With crime rising in America and police increasingly under siege, many Senate Republicans have decided it’s a good time to liberalize federal sentencing policies—and to do so “quickly.” One has to wonder at Republicans’ timing. At what would appear to be a Richard Nixon or Rudy Giuliani moment, Republicans are partnering with Barack Obama to respond like George McGovern.
What’s more, the Senate Judiciary Committee has now announced that it is taking the unusual step of holding a hearing on the bill on Monday October 19, when many stragglers, just back (or not yet back) from their recess of Columbus Day week, likely won’t attend. According to that committee’s own calendar, the last time it held a hearing on a Monday was nearly two-and-a-half years ago, when it was eager to ram through another ill-conceived bipartisan effort—the “Gang of Eight” open-borders immigration bill.
As the Cedar Rapids (Iowa) Gazette reports, Judiciary Committee chairman Chuck Grassley says that, while amendments to the bill will be allowed, “anything that would detract from the bipartisan compromise, we are committed to fighting together.” Grassley says he wants to maintain “bipartisan, bicameral support” and “move the bill quickly.”
As on immigration, Senator Jeff Sessions hit things on the head in his floor speech on Thursday:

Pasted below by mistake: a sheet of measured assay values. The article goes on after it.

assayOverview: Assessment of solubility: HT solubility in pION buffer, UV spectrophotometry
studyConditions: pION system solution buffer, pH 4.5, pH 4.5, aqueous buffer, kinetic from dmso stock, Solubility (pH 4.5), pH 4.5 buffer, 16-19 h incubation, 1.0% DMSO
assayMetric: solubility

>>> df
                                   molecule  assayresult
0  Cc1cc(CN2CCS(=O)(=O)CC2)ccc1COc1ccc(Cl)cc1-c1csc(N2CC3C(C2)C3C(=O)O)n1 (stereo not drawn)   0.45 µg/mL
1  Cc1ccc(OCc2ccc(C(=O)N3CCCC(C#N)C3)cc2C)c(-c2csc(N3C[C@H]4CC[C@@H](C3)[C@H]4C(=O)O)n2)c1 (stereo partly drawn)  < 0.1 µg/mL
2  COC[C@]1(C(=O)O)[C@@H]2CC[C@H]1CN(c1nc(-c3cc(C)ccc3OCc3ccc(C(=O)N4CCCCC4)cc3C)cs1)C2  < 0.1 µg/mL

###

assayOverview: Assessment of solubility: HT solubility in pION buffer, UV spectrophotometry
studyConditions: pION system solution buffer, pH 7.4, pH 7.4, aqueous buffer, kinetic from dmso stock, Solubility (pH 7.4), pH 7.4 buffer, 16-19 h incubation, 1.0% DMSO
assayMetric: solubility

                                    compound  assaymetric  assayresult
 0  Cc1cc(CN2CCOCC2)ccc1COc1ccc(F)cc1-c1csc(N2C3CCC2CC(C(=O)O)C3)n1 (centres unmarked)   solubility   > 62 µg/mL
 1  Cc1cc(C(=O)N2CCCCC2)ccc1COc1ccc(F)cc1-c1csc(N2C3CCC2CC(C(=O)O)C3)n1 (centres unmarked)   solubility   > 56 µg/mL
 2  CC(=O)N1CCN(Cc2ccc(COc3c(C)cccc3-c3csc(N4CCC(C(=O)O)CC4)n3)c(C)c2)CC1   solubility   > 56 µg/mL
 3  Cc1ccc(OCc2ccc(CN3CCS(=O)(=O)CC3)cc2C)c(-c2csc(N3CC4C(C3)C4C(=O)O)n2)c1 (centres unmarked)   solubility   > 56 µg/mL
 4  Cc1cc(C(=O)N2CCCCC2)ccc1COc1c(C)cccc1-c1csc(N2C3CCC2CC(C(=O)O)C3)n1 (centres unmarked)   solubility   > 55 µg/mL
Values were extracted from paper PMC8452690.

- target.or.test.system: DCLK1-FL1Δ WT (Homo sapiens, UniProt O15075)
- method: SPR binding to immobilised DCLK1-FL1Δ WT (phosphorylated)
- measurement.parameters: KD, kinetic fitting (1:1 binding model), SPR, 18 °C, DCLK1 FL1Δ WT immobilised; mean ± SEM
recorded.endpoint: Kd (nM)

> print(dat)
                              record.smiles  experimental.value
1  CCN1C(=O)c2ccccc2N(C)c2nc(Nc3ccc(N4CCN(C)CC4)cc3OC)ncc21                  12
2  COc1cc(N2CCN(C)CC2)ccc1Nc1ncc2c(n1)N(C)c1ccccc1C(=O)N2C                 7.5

“Over the past several months, law enforcement officers across our country have been shot at, killed without provocation, too often simply because they wear a badge. Violent crime and murders have increased across the country at almost alarming rates in some areas. Drug use and overdoses are occurring and dramatically increasing. It is against this backdrop that we are considering a bill, or will be, to cut prison sentences for drug traffickers and even other violent criminals, including those currently in federal prisons, reducing their sentences. So we need to be asking about this carefully and with real caution, because as a prosecutor for a number of years, I know that there are reasons we have people in jail….
“It’s just tragic to me that we’re making the same mistakes that we made in the 1960s and 1970s….
“As the great criminologist and professor James Q. Wilson said, ‘A high risk of punishment reduces crime. It just does.’”
Republicans used to understand that.
Anderson is a senior fellow at the Hudson Institute.